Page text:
Poor Hester Thrale, she had high hopes for her tour of North Wales with Samuel Johnson. In 1773 he had made his famous tour to the Scottish Highlands and Western Isles with James Boswell, which he enjoyed immensely, and which made him hanker after further travels. In 1774 Johnson and his friend Mrs Thrale planned a visit to Italy, discussing various options, until Mr Thrale put a spanner in the works.
Mrs Thrale had recently inherited her family estate near Denbigh, and her husband wanted her to get her hands on it, deciding that she had to travel to Wales to take possession. He would pay for the trip, Dr Johnson could come too, and they could combine the business trip with a sightseeing one; his wife and the Doctor concurred.
Mrs Thrale looked forward to showing Dr Johnson her homeland, probably having in mind how impressed he had been with his trip round Scotland.
They travelled via Lichfield (so the Doctor could show Mrs Thrale his hometown and introduce her to some of his friends, including David Garrick’s brother Peter) and Ashbourne to Chester, and thence into Wales. They then took a trip along the north coast road to Pwllheli (‘a mean old town at the extremity of the country’) and back, returning home via Shrewsbury, Birmingham and Oxford.
Samuel Johnson wasn’t very taken with Wales, and Mrs Thrale was very disappointed with his reaction. On his return Johnson told Boswell ‘Wales is so little different from England that it offers nothing to the speculation of the traveller’, and later wrote to John Taylor ‘Wales has nothing that can excite or gratify curiosity. The mode of life is entirely English. I am glad I have seen it, though I have seen nothing because I now know that there is nothing to be seen’.
Dr Johnson & Mrs Thrale’s Tour in North Wales 1774, with an Introduction & notes by Adrian Bristow, brings together the diaries of both Dr Johnson and Mrs Thrale of this trip. Dr Johnson’s is very patchy – it wasn’t apparently intended as an aide-memoir for writing up the trip like the Scottish one, nor was it intended for publication; some days have no entry, or just, for example, ‘Dined at Mr Gell’s.’; some have quite long descriptions of country seats, castles or towns they are visiting; others have descriptions of Johnson’s health problems (often describing his bowel motions, in Greek – he thought them important enough to set down, but I would hope he had more than he records). Mrs Thrale’s journal is more detailed, and is useful to help fill in the many gaps left by Johnson, as well as being a more interesting read in its own right, even though it, too, wasn’t intended for publication either.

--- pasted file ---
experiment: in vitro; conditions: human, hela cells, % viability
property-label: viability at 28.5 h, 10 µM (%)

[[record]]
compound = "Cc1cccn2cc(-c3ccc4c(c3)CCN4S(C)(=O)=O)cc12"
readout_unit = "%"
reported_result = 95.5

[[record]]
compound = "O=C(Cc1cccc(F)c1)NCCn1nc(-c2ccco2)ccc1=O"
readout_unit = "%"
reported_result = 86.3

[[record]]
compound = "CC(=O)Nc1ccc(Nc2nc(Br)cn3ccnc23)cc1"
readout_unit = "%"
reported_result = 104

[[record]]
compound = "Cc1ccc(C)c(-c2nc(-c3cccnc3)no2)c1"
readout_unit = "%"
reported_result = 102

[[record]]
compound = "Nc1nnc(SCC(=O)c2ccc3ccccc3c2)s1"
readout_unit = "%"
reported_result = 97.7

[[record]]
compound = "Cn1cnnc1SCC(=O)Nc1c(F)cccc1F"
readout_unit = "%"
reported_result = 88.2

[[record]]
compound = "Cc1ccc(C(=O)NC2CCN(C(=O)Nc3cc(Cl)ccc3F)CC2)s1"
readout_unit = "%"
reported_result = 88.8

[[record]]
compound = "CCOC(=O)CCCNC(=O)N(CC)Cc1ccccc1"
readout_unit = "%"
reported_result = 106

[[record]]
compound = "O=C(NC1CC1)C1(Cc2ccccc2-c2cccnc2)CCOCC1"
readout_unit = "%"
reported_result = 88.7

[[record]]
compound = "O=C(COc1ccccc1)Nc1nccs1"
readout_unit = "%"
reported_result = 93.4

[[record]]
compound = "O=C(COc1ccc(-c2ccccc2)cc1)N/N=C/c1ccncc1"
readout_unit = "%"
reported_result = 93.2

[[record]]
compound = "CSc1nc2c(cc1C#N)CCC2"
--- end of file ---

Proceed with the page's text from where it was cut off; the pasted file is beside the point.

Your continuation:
I think the book could have been laid out in a more user-friendly way. The introductory matter take us up to p.28; then Johnson’s diary pp.31-56; the notes on his diary 57-86; Mrs Thrale’s diary 90-126; notes on her diary 127-142. Here we have two journals of the same period, so to follow what’s happening it’s useful to read each entry for a particular date together, and also to refer to any notes about them. I’m used to having two markers, usually a bookmark on the page I’m reading, and a post-it note sticking out of the relevant endnote page I’ve got to; with this book I had four markers on the go at once. It would have been easier had the diary entries been presented as a parallel text with the notes as footnotes (the Thrale entries are usually much longer than Johnson’s, so the footnotes could have used the space left under his).